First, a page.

There appears to be a cottage industry springing up around the quandary of when, how and where to go back to work. You can find any number of webinars, consultants and publications jam packed with advice. At this moment it seems the majority of people want to work a hybrid schedule with a pretty healthy number wanting to work from home exclusively and indefinitely.

As my IT friend, @Amy Leyte commented recently, “For me, I’m lucky enough that work has asked my opinion about returning and it’s seems that the hybrid option will win. So, I have had to start exploring what I actually want. What do I do better at home vs the office?”  That seems to be a valuable question to start with; rather than arbitrarily setting a schedule of X days in the office/week versus X days working from home, based on what we want, why not ask Amy’s question, and assess where you get the most value from your time and effort. That’s all predicated on where you are most distracted and where you are most inspired. Home might be just the thing for deep thinking and creative solutions, or you might find the organized space of the office more invigorating.

No question the camaraderie, informal brainstorming and team bonding happens much more readily amongst people physically in the same space, but it is not all or nothing. Introverts have been speaking up and letting us know that the virtual world of work and communications is helpful to them and allows them to participate without the nerve-wracking anxiety of in person group settings. If you are one of them, what role does the office environment play in your productivity and how does it get in the way?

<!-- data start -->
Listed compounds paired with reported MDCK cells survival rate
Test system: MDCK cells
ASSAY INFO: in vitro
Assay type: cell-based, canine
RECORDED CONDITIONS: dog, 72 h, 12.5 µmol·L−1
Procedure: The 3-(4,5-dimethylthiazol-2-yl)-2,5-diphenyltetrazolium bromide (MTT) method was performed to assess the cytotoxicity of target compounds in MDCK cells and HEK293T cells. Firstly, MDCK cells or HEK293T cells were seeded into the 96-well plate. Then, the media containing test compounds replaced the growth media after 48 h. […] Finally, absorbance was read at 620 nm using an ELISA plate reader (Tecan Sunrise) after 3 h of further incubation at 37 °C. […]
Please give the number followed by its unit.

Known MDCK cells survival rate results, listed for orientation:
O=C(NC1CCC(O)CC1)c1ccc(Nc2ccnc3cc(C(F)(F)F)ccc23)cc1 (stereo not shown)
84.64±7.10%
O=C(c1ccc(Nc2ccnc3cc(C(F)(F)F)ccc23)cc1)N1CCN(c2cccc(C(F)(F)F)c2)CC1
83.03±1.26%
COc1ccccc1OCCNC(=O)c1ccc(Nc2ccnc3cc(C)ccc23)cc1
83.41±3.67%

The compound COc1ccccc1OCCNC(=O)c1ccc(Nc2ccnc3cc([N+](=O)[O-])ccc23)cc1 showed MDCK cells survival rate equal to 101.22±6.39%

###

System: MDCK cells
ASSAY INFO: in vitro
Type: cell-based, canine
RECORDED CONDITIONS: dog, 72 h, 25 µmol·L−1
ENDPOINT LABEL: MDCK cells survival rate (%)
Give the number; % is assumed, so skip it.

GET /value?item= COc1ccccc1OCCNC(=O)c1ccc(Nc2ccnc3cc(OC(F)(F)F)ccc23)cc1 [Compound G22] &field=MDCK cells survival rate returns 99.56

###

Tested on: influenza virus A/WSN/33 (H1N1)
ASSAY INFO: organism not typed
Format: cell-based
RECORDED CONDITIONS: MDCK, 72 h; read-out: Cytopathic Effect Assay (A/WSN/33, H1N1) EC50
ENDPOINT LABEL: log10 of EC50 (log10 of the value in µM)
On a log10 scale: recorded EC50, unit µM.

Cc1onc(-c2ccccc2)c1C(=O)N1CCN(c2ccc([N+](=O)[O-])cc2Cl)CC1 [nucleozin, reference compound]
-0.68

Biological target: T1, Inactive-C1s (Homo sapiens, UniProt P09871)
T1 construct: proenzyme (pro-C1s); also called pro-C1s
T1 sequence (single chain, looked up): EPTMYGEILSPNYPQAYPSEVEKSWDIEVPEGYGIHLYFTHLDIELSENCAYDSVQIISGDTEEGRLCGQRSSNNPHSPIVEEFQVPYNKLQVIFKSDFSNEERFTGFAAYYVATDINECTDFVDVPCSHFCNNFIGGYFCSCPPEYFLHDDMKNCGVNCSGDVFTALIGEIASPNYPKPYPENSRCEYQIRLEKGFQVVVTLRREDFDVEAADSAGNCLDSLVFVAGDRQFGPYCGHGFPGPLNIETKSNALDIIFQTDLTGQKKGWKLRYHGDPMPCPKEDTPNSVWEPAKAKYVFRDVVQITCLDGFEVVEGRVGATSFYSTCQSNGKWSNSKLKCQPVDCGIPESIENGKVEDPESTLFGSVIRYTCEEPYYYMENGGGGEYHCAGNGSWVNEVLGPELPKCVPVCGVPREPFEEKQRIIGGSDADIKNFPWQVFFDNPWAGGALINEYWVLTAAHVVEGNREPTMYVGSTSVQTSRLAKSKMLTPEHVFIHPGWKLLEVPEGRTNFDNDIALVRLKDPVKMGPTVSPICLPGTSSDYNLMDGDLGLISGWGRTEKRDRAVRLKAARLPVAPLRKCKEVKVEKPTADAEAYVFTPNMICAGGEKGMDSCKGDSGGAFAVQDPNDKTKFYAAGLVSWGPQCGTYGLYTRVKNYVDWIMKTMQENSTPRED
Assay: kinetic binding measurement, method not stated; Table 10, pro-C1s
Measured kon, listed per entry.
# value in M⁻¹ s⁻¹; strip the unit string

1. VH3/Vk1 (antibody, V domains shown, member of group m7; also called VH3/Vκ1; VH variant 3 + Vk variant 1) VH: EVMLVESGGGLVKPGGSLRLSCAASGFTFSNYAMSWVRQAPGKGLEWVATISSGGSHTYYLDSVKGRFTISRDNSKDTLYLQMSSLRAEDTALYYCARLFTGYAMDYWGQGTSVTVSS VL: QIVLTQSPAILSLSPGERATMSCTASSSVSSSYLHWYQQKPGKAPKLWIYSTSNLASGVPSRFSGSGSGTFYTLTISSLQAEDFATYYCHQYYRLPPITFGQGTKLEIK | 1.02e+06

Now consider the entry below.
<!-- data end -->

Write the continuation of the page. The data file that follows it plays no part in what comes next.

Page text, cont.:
Leaving aside your comfort about COVID conditions at your job site, can you demonstrate innovation and productivity while working remotely or will you be overlooked for promotions and special projects because you are not around? Out of sight can be out of mind.

As Dr. Margie Warrell writes in Forbes, “You don’t get paid for the hour but for the value you bring to the hour.  As such, you have to make a convincing case for why working remotely will enable you to bring even more value”.

And then there are the potential labour relations issues around forcing people back to the office or making COVID vaccines mandatory. It is far too early to speculate how employers, employees and unions will respond to the challenges but there’s no doubt these disputes will become evident in the coming weeks and months.

Joanna Piros